Industry also appears to be healthy. Despite higher wages and labor/material shortages, businesses have passed higher costs on to the consumer in the form of price increases (read inflation). As a result, corporate profits have been booming, rising almost 13% in Q321 and breaking the previous record of 10.7% set in Q221. Prior to that, the record was 10.6% and was set in Q112, according to data obtained from Bloomberg. Let’s also not forget that cash and short-term investments on corporate balance sheets are at an all-time high of $6.84 trillion (globally), according to data obtained from S&P Global and as extrapolated from Q221 earnings reports. So long as consumers continue to spend, and input costs moderate as supply chain bottlenecks continue to clear, corporate profits should remain healthy.

The U.S. Government is also pulling its weight to maintain the current economic expansion, spending $2.77 trillion more than it took in during its most recent fiscal year, versus an all-time-high budget deficit of $3.13 trillion in fiscal year 2020. While one might be concerned that the budget deficit is expected to fall to a projected $1.15 trillion in fiscal year 2022 – don’t worry; this amount excludes a $1 trillion infrastructure bill that was signed into law in mid-November, as well as $1.75 trillion of additional proposed spending, to bolster social programs and to combat climate change. Right, wrong, or indifferent, ongoing deficit spending is an additional tailwind to economic growth as we make our way into the new year.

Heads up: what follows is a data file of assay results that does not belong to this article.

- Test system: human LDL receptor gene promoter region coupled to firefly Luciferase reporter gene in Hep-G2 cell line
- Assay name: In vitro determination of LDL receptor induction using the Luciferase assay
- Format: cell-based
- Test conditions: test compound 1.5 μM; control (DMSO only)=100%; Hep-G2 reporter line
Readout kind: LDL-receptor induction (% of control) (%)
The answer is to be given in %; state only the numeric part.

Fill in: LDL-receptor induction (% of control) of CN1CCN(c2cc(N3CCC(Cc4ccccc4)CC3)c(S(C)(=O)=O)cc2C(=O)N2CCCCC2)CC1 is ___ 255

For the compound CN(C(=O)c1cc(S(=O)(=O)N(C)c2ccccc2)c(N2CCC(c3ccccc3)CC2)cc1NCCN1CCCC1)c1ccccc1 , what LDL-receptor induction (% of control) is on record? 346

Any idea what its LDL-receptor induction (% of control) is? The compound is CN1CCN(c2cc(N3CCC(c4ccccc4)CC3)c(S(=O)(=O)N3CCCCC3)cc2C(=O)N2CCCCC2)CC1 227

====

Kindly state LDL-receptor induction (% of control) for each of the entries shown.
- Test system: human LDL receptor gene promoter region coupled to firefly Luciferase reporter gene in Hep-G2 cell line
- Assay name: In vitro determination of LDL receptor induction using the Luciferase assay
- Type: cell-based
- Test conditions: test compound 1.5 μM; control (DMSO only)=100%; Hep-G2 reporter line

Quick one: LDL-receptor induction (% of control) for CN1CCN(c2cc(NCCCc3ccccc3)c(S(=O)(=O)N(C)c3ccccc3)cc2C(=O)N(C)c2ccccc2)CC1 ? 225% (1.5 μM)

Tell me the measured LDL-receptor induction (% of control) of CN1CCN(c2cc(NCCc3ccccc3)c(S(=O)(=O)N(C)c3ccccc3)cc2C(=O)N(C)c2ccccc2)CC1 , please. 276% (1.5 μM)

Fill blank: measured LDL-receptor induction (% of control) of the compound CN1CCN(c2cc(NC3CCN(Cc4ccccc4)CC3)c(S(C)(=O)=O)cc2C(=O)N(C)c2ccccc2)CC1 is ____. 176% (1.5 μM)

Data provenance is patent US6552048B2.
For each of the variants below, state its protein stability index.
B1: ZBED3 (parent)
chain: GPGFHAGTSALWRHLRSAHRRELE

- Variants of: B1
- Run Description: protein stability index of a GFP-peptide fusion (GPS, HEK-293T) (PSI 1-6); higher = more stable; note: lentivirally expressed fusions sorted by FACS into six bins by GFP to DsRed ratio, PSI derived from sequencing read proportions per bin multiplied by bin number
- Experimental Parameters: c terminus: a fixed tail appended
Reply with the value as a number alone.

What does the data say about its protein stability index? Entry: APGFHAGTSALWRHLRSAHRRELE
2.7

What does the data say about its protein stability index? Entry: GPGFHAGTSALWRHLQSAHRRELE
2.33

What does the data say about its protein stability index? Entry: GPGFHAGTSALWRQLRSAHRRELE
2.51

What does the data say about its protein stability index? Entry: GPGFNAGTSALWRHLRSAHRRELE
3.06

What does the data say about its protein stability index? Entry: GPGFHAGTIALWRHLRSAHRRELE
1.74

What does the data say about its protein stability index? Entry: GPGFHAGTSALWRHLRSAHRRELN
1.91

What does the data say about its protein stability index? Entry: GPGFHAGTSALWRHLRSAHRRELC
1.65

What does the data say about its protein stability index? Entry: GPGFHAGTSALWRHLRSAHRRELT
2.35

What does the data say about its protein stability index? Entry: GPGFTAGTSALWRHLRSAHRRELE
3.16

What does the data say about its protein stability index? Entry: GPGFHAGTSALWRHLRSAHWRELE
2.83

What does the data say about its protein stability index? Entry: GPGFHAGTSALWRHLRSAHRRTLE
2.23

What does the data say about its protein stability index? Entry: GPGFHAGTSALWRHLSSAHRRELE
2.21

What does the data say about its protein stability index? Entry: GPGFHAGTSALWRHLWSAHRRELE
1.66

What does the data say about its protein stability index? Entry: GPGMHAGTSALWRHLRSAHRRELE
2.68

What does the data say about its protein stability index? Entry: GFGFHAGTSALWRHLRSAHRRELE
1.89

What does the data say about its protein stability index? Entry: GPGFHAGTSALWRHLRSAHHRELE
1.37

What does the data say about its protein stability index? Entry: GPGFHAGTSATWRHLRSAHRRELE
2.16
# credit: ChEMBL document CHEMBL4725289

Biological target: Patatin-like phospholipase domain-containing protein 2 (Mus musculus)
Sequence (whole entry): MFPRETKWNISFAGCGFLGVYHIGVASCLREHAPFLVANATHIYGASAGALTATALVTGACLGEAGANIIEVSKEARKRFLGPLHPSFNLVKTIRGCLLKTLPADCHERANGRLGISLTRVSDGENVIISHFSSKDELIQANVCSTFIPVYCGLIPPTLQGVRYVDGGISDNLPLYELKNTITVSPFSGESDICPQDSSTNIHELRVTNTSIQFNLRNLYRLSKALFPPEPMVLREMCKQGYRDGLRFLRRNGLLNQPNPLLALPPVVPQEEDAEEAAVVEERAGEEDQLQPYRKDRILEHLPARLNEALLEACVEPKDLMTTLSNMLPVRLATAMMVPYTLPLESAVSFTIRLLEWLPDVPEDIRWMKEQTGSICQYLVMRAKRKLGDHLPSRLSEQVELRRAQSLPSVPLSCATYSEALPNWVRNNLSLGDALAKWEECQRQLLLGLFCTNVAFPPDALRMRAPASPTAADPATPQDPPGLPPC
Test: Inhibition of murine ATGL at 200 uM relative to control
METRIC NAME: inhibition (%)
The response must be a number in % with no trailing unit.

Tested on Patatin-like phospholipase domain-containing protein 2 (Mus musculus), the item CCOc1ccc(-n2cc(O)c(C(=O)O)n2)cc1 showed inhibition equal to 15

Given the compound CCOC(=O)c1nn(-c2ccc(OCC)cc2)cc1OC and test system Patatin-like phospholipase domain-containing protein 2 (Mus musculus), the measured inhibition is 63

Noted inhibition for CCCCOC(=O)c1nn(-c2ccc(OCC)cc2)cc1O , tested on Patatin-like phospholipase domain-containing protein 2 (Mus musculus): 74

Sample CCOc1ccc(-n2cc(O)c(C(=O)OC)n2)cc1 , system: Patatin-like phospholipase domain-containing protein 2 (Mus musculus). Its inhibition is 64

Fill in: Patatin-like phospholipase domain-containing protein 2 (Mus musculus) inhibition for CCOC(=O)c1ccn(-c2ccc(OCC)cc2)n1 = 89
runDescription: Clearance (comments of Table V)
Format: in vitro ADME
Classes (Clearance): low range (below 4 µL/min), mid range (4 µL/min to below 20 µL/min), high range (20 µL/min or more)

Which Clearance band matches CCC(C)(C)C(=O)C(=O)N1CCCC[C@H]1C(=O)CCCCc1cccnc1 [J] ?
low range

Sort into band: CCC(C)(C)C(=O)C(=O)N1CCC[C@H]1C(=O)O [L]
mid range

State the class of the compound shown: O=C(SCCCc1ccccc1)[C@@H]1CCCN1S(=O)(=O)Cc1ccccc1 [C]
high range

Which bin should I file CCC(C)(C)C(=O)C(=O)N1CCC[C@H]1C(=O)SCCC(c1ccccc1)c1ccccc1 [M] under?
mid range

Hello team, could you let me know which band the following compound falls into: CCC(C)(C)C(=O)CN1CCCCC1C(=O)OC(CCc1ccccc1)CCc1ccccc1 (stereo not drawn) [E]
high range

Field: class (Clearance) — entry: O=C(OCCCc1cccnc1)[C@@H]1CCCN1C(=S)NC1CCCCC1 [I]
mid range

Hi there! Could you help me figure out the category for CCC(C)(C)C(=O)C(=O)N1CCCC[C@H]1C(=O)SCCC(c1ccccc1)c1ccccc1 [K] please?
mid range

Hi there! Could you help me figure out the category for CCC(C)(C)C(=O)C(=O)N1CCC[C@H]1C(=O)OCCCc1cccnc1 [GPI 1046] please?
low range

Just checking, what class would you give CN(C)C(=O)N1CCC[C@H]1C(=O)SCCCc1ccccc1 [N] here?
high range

Tempering what we know about how the three main drivers of the economy could favorably impact investment returns next year are current equity valuations themselves. Through 11/30/21 and according to Morgan Stanley Capital International (MSCI), U.S. stocks are broadly valued at 21.6 times next year’s earnings, versus an average forward price/earnings (P/E) multiple closer to 15.7 times – that’s 138% of normal. Across the rest of the world and excluding the U.S., stock prices are approximately 105% of normal, and in the emerging markets, equity valuations are approximately 109% of normal. What this tells us is that, while there are a lot of good things to come on the economic horizon, tomorrow’s good news is largely reflected in today’s stock prices. As earnings catch up with price next year, and with consideration given to some of the tailwinds mentioned above, we might also note some of the headwinds we’re likely to face.